Deadly air pollution seen from space

Air pollution is known as the invisible killer for good reason. It causes 40,000 people to die prematurely each year in the UK but many of the deadly gases we breath are impossible to see with the naked eye.

Today we got the best ever picture of our toxic air as seen from space. They're from a new satellite called Sentinel-5P which was built in Stevenage and launched into orbit six weeks ago. Today's pictures are ten times sharper than anything we've seen before and put together from twenty million observations everyday.

Pollution can be seen from power plants in India. Credit: ESA

The images show ozone in the atmosphere, nitrogen dioxide released from factories and even sulphur dioxide from Mount Agung which has been erupting in Bali.

Sentinel-5P captures Bali volcanic eruption from Mount Agung. Credit: ESA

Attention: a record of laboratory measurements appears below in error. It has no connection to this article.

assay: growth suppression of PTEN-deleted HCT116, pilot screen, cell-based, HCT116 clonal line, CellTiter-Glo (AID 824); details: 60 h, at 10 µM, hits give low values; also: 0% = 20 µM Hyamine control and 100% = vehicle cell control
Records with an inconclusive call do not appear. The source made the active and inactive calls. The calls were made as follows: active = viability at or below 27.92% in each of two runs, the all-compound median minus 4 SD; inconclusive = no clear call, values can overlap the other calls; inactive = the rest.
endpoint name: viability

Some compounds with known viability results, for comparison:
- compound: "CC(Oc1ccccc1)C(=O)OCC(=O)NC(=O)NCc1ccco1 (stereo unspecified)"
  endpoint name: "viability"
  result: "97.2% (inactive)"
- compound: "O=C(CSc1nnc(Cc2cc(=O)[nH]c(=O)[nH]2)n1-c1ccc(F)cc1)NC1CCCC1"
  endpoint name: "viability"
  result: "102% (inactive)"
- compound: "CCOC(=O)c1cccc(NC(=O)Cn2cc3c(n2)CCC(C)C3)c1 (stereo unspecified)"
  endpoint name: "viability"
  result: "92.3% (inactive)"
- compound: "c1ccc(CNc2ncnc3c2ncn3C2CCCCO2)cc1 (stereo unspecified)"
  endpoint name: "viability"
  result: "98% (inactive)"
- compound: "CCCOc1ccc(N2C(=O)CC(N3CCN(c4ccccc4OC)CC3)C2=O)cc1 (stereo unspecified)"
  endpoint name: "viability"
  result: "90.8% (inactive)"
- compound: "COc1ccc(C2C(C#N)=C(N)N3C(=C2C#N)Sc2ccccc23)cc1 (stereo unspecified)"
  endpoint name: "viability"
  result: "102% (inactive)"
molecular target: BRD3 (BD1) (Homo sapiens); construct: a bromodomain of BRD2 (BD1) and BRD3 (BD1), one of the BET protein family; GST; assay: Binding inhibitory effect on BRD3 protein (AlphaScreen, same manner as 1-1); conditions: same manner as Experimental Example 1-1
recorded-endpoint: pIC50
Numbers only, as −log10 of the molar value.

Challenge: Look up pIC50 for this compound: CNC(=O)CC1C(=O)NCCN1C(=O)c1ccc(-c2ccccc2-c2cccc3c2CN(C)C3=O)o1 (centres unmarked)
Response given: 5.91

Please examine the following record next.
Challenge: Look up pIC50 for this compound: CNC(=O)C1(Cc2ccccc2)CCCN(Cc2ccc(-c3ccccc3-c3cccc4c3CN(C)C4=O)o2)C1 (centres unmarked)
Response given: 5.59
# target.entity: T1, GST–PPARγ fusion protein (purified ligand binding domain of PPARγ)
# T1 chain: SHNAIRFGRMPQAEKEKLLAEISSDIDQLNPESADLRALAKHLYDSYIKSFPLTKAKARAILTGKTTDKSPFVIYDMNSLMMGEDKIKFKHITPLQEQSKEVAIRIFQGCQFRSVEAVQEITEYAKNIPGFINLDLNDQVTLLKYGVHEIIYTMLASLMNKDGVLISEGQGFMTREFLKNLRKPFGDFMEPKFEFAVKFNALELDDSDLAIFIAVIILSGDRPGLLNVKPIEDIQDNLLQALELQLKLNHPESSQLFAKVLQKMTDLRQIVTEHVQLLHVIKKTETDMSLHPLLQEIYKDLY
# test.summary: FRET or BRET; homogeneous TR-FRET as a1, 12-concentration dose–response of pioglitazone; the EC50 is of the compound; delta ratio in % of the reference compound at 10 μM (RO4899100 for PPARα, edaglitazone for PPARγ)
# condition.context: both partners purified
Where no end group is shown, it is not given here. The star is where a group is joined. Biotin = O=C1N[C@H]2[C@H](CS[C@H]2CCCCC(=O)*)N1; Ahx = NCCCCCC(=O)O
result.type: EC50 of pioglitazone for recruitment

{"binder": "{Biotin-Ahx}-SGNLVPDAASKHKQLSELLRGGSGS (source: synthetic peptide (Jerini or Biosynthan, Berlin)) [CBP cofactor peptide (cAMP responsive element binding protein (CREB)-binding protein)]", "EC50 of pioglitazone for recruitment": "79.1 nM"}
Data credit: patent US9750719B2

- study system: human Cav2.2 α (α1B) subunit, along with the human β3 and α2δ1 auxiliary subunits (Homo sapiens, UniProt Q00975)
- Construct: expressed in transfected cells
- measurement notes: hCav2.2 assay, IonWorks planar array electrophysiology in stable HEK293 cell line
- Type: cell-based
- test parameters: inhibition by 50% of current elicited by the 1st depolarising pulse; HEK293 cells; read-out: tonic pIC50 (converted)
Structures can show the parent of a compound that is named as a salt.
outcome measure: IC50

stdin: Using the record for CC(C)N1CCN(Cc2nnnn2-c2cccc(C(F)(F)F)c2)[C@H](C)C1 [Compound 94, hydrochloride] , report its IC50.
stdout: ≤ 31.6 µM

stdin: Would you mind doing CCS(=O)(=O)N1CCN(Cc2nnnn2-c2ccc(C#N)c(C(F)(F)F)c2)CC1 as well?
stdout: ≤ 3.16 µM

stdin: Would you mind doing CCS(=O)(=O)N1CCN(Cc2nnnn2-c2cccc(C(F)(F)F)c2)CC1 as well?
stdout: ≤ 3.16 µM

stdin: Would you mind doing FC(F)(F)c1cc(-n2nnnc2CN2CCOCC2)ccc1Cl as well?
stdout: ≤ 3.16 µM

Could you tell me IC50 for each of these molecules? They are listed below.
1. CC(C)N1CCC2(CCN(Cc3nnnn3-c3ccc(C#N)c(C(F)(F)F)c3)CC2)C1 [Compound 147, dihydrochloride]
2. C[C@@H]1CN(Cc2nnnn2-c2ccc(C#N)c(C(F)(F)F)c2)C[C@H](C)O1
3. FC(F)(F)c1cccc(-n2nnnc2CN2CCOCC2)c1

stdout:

Before we used to measure on the size of a region, now we're going to be able to look at towns and cities - 7 by 3 kilometres the pixel size so we can now look at where that pollution came from and where it's moving with the wind as we track it with this daily revisit.

– Liz Seward, Airbus
Sentinel-5P sees nitrogen dioxide over Europe. Credit: ESA

Combined with weather forecasts, the data from Sentinel 5P will help pollution experts forecast toxic air episodes.

Whilst the resolution of the data is still not as good as monitoring stations at ground level Professor Frank Kelly from Kings College London believes it will be a useful tool in assessing the causes of climate change.

This is pollution on Earth as seen from space. Credit: ESA

It will sort of set a base line and we'll be looking at the trends in these different pollutants in time.

Clearly there are a lot of different policies being discussed, being enacted at the moment to reduce pollution and we want to see that those policies are working.

– Professor Frank Kelly, Kings College London

There's just one problem, Sentinel-5P can't see through cloud. So whilst we already have data showing pollution in Italy's industrial north - we'll have to wait for clearer skies before we see more of this country.